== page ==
Hot restaurants Melbourne: Higher Ground
The western end of the city of Melbourne has been a fairly lacklustre destination for foodies. While there’s an enormous amount of development in the Docklands precinct, just a block further west, Spencer Street has been noted pretty much only for its railway station, fairly unremarkable-looking apartment developments and the Skybus to Melbourne Airport.
It’s surprising given the area has some very interesting buildings, courtesy of the former power station that dominated the stretch of Spencer Street between Bourke and Lonsdale. Visitors should note that Melbourne is laid out in a grid so it’s very easy to navigate. Not as easy as counting the streets and avenues in New York City perhaps but a block is literally a block.
Higher Ground has started the foodie revolution in this part of town. The brainchild of some serial cafe entrepreneurs who made use of one of the power station buildings which boasts huge ceiling heights. The fit-out plays to the industrial heritage of the venue and, on a Friday night, it’s dark, moody and very crowded – luckily they take bookings for dinner.
It was time for a catch up with the Persian Foodie, whose office is just a few streets away. The interior is an interesting layout, with a number of different spaces and levels. There’s a mix of small-ish tables and larger communal spots, including a lounge area upstairs. For dinner, there’s the opportunity to request a private table during the online booking process but that’s not assured.
We did manage to get a table for two next to one of the large, arched windows overlooking the street and settled in with a glass of rose (for Greedy Girl) and a gin and tonic. The interior lighting at night is exceptionally muted, with our table lit mainly by the street lamps, so apologies for the quality of the images in this post.
Higher Ground is essentially a cafe with dinner only available Thursday-Saturday. Apparently it does a roaring trade for breakfast, brunch and lunch all week; queues have been known to form. We’d been told on booking our standard lease on the table was two hours. No problem, although there are precious few other good venues around if you have the desire to ‘kick on’. We were fortunate enough that, after the initial post-work rush, there was no pressure on us to depart, so we could enjoy a leisurely stay.
The Persian Foodie rarely eats red meat, so our dinner here was overwhelmingly vegetarian. The plates are pretty much designed to share, so we ordered a few of the small dishes, a large and a side. First to arrive was the dish at the top of this post, the cured kingfish with seaweed, ponzu and sesame.
Ponzu is a Japanese citrus-based sauce and Greedy Girl contends there could have been more of this on the plate. Still, the quality of the fish was very good and it was a generous serving. Not a bad dish at all to share.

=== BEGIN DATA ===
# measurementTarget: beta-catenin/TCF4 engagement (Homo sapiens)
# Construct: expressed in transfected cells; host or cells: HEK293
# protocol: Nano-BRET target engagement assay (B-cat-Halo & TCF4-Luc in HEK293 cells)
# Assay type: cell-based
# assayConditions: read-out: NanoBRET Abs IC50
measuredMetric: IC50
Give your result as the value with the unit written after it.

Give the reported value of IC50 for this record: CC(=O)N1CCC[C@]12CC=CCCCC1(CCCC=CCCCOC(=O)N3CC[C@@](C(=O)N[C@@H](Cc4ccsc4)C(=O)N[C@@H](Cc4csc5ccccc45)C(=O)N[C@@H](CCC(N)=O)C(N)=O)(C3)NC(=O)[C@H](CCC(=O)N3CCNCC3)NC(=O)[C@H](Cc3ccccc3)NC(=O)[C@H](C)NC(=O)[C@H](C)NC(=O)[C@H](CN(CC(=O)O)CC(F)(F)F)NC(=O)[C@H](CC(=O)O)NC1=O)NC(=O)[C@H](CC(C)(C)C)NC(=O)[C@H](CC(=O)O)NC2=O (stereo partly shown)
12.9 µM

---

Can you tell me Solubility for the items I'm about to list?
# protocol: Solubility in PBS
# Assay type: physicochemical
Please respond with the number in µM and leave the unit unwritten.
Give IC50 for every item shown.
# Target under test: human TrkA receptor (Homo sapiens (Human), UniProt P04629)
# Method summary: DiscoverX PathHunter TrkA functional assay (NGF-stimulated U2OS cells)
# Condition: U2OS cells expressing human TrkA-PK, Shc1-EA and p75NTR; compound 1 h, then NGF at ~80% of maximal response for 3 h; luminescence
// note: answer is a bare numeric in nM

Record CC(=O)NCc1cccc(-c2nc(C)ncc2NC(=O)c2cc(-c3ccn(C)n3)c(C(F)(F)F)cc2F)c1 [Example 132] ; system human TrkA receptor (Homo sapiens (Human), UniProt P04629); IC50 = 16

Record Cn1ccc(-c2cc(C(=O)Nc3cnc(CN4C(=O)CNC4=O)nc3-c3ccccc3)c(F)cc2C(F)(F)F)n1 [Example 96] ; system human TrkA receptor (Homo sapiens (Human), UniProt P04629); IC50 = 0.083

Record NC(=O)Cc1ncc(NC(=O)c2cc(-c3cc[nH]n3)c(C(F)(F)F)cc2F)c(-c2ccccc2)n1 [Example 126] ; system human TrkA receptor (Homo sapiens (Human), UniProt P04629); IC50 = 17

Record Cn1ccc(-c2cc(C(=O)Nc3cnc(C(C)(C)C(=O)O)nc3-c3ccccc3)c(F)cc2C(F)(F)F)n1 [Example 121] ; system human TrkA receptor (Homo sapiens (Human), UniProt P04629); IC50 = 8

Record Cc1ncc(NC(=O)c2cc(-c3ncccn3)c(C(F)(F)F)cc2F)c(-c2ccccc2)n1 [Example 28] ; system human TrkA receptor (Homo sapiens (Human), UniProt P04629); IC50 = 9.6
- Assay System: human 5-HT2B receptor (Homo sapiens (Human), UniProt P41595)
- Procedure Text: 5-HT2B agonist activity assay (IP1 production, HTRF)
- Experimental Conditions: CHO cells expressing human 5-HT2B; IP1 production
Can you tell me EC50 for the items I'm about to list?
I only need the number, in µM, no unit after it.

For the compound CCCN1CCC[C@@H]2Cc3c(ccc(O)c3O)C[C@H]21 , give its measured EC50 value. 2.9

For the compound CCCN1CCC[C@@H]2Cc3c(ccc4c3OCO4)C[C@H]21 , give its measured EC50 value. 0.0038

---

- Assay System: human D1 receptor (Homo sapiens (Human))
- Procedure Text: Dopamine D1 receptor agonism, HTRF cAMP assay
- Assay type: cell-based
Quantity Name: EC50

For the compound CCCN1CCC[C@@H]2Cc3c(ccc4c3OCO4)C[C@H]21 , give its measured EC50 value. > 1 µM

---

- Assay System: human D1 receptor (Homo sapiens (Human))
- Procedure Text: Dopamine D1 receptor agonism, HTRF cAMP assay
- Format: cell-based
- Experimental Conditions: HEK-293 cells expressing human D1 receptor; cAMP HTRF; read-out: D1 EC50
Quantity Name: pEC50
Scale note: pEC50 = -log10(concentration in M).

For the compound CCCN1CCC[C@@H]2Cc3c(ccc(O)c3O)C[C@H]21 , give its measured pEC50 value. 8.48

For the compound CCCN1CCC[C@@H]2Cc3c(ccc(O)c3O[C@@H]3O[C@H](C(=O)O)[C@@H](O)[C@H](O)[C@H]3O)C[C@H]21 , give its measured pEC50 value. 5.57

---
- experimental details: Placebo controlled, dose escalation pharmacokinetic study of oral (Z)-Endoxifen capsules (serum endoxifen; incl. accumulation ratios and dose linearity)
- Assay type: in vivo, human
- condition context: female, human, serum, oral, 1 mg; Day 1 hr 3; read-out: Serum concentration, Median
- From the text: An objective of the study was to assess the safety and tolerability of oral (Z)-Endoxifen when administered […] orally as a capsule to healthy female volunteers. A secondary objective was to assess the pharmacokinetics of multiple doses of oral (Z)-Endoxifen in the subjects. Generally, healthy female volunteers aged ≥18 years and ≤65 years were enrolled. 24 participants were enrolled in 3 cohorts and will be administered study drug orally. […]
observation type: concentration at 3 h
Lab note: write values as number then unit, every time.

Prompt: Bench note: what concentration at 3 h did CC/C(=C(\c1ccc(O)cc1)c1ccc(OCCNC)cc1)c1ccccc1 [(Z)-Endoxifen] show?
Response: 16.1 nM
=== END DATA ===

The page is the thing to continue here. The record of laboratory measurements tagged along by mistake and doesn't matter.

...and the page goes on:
Next we had an extraordinary almond hummus with seed crackers, roasted chilli and spices. The seed crackers were exceptionally yummy and went well with the hummus which had a sweetness about it. The hint of warmth from the chilli built in the mouth. A yummy take on hummus.
Next, we took baby corn which came still in its protective sheath (and silk). This had just been roasted and finished with butter and a chilli salt. It was tasty, but the silk was painful to get rid of, sticking to our hands. It was near impossible for Greedy Girl (she whose sight is somewhat challenged, particularly at night) to see the stuff.
Next, we had our ‘main dish’. This was roasted and pickled seasonal mushrooms with soft polenta, grana padano cheese and a hazelnut crumb. We took this with a side of heirloom carrots, served roasted, pickled and raw, a carrot top pesto and mustard leaf.
Apparently the mushroom and polenta dish is available all day and much in demand for brunch. Greedy Girl understands why, especially in cooler weather. It’s hearty, satisfying and a great combination of flavours. The carrots she found less successful, although the Persian Foodie enjoyed them. Some of the raw elements were just too hard for Greedy Girl and she left them on the side of her plate.
By this stage, an old friend of the Persian Foodie (visiting from Hong Kong) had arrived and they decided to head into the night for coffee and a chat. Greedy Girl was surprised that the restaurant wasn’t still packed but it is very early days.
Higher Ground is wonderfully atmospheric at night. Greedy Girl would like to see it in the cold light of day to get a feel for the vibe them and also to fully appreciate the building. It’s a great addition to the local scene and hopefully just the beginning of more exciting options in the area.
650 Little Bourke Street, Melbourne